Bruce Grooms' first love was basketball.
"I kind of hoped that maybe I would be a great basketball player," he said. "I think a lot of youths feel that way, but my mom certainly made it clear to me that I could be as good a basketball player as I wanted to be, but I had to be something else on top of that. The light bulb flashed when the pro scouts weren't looking for me."
But the Naval Academy was looking for him, and they recruited him to the Annapolis military college, where he became a captain of Navy's basketball team. That began a naval career that has taken Grooms to the No. 2 position at the academy, making him the highest-ranking black leader in its 160-year history.
He is also one of the so-called Centennial Seven, a group of seven African-American officers who have commanded a submarine during the first 100 years of U.S. submarine forces.
Still, Grooms, 47, was reluctant to focus on his race during recent interviews on his Navy career.
"Sometimes there was a sense that `I don't know this person' or that `He's different,'" Grooms said. "And for me, the challenge was just showing that I was no different and that I was just trying to do the best I could."
Friends say Grooms, who stands just over 6 feet, is a gifted leader who cares deeply about sailors, winning praise as a listener and mentor. His role as commandant is similar to that of a dean of students, responsible for the leadership and ethics training of 4,200 midshipmen, as well as indoctrinating them into the rigorous life of a Navy or Marine Corps officer. Grooms, who has been married for 18 years and has two sons, is widely viewed as a rising star who could someday become a four-star admiral, the Navy's highest rank in peacetime.
Vice Adm. Rodney Rempt, the academy superintendent who picked Grooms after interviewing a half-dozen naval officers, called him the "very best officer based on leadership and the right fit for the academy and the brigade of midshipmen."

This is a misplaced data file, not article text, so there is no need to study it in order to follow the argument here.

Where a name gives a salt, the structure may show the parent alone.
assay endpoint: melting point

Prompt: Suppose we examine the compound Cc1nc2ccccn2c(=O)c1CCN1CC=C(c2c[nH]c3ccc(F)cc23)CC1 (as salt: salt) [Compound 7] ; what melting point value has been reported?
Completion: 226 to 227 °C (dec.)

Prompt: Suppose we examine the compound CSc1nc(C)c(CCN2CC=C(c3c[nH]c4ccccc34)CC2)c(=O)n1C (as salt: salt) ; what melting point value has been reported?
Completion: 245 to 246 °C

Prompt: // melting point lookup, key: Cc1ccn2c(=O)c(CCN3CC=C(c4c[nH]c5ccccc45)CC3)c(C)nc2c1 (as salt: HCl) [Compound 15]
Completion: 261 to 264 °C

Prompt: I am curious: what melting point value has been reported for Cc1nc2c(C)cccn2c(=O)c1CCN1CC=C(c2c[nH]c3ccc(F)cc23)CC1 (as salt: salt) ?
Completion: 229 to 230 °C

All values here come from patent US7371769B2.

Since arriving in June, Grooms has come in and imposed new restrictions on Mids after increased scrutiny about how U.S. service academies deal with sexual assaults and alcohol use. The restrictions have been unpopular with some Mids, but Grooms says they're a necessary part of creating future officers.
Experts say Grooms' appointment is a major step at the Naval Academy, which was not always hospitable to African-Americans. The first cadre of blacks to enter the academy, in the Reconstruction era, were all ostracized despite the tepid support of the school's administration.
The same happened at the U.S. Military Academy in West Point, N.Y., but several cadets nonetheless managed to graduate in that period, the first being Henry O. Flipper in 1877. The Naval Academy did not have its first black graduate until Wesley Brown in 1949. West Point appointed a black commandant in 1987, though two African-American deputy commandants preceded Grooms in Annapolis. This year, blacks make up about 6 percent of each school's student totals.
"Capt. Bruce Grooms becoming commandant is a good thing," said Robert Schneller, a Navy historian who has written extensively on African-Americans at the Naval Academy. "By now it's not quite routine but a symbol that the academy's equal opportunity policy is working."
Grooms grew up in suburban Cleveland, the son of an Air Force veteran and postal worker. His home was on a country road and his was the only black family in the neighborhood, said his father, Gilbert Grooms. The young Grooms was a standout basketball player in high school but also did well in math and school projects, his father said.
Gilbert Grooms said his wife "always was a driving force in his life."
"She was proud of him because he was such a good kid," he said.
The elder Grooms also played down the significance of race and said, "Race doesn't matter if everyone has the right chance."
After graduating from the academy, Bruce Grooms completed nuclear power training and served in a variety of roles in the submarine forces. While away from subs, he returned to the academy as a company officer, attended Stanford University and the Naval War College, and served as a top aide to former Undersecretary of Defense Douglas Feith.
But Grooms' rise has largely come as a submarine commander, first at the helm of the USS Asheville in 1997 and then leading a squadron of attack submarines based in Norfolk, Va., immediately before reporting to the Naval Academy.
The world of submarines is largely unknown outside the military. They perform missions that include intelligence gathering on solo deployments, mine-hunting, guarding a carrier group at sea and launching land-attack Tomahawk missiles. Because of the myriad missions and the technical expertise required to operate a nuclear reactor underwater, submarine crews are heavily trained and are expected to be able to perform just about any function on the ship. Grooms served on nuclear-powered attack submarines, often dubbed the "sports cars of the sea" by sailors.